“Production music especially has become an investment for many composers as tracks can continue earning good royalties for 10 years, whereas a commercial single or album track can dry up after just one or two,” he adds. “As the landscape of the music industry changes, the lines between production and commercial music writers will continue to blur. My opinion is that this can only be a good thing, as it allows the best writers and tracks to come to the top, whether a commercial single, production music, album track or the background music for an advert. In the end, it’s the music that’s important, everything else is just packaging.”
Felt’s Slade-Baker believes, “The only disadvantage [to contributing to a music library] is it may take a while for library tracks to generate any serious income. It can be a slow burner but is generally very lucrative in the long run. At worst it will be a welcome additional income stream.”
Audio Network’s Sunnucks adds that, “Production music is a big part of the future of the music industry. There used to be an implicit snobbery towards any music that wasn’t created for sale to the public on CD and I’m glad to say this attitude seems largely to have changed. I would encourage musicians from all backgrounds to see this innovation in both music and progressive business models as hugely exciting opportunities.”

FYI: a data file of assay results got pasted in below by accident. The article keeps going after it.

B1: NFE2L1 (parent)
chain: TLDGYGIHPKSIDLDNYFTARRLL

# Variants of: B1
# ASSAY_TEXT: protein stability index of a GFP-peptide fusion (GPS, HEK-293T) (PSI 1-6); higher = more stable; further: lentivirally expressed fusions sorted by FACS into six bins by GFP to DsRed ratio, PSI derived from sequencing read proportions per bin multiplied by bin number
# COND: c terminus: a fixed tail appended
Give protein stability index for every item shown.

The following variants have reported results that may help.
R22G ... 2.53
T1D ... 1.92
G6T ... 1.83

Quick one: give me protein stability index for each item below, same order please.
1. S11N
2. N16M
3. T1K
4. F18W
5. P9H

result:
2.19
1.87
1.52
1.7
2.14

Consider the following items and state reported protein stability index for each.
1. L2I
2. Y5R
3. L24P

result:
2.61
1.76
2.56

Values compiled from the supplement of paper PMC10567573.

“Mark my words, one day you will be asking record companies which famous composers they have taken from the production music industry rather than vice versa.”
With such a striking increase in interest in media music, Roberto Borzoni, head of production at Universal Production Music, home to Chuck D, Michael Nyman, Ennio Morricone and Coldcut, says artists now need to ensure their contract allows them to fully exploit this potentially lucrative revenue stream.
“There are contractual differences between production music and commercial music – splits tend to be 50/50 on synch and performance and we seek copyright in perpetuity of each track,” he says. “We have had issues in the past regarding commercial artists already signed to another publishing company – if you’d like to write in this area and ultimately create an independent income stream we suggest you seek a clause excluding production music.”
What are the benefits of doing ‘media music’?